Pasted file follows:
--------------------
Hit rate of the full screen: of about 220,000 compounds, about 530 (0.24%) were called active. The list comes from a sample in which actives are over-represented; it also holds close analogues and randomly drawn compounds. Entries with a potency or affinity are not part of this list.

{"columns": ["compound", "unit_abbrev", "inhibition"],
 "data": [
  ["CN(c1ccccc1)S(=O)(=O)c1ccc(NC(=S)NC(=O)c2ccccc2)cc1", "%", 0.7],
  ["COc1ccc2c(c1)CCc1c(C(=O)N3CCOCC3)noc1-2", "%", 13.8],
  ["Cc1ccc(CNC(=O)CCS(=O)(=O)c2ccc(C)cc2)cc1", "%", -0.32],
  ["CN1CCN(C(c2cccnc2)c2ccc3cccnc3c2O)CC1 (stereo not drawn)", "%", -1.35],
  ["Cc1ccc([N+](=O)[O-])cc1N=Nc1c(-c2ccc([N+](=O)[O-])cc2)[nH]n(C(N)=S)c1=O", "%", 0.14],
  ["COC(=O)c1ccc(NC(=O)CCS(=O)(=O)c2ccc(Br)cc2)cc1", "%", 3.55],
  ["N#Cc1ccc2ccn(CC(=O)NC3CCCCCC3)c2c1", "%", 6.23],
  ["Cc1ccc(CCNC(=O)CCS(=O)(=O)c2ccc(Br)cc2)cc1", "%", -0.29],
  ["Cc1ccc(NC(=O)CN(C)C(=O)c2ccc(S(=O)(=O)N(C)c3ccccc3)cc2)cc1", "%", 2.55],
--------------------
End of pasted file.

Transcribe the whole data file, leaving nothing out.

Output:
Hit rate of the full screen: of about 220,000 compounds, about 530 (0.24%) were called active. The list comes from a sample in which actives are over-represented; it also holds close analogues and randomly drawn compounds. Entries with a potency or affinity are not part of this list.

{"columns": ["compound", "unit_abbrev", "inhibition"],
 "data": [
  ["CN(c1ccccc1)S(=O)(=O)c1ccc(NC(=S)NC(=O)c2ccccc2)cc1", "%", 0.7],
  ["COc1ccc2c(c1)CCc1c(C(=O)N3CCOCC3)noc1-2", "%", 13.8],
  ["Cc1ccc(CNC(=O)CCS(=O)(=O)c2ccc(C)cc2)cc1", "%", -0.32],
  ["CN1CCN(C(c2cccnc2)c2ccc3cccnc3c2O)CC1 (stereo not drawn)", "%", -1.35],
  ["Cc1ccc([N+](=O)[O-])cc1N=Nc1c(-c2ccc([N+](=O)[O-])cc2)[nH]n(C(N)=S)c1=O", "%", 0.14],
  ["COC(=O)c1ccc(NC(=O)CCS(=O)(=O)c2ccc(Br)cc2)cc1", "%", 3.55],
  ["N#Cc1ccc2ccn(CC(=O)NC3CCCCCC3)c2c1", "%", 6.23],
  ["Cc1ccc(CCNC(=O)CCS(=O)(=O)c2ccc(Br)cc2)cc1", "%", -0.29],
  ["Cc1ccc(NC(=O)CN(C)C(=O)c2ccc(S(=O)(=O)N(C)c3ccccc3)cc2)cc1", "%", 2.55],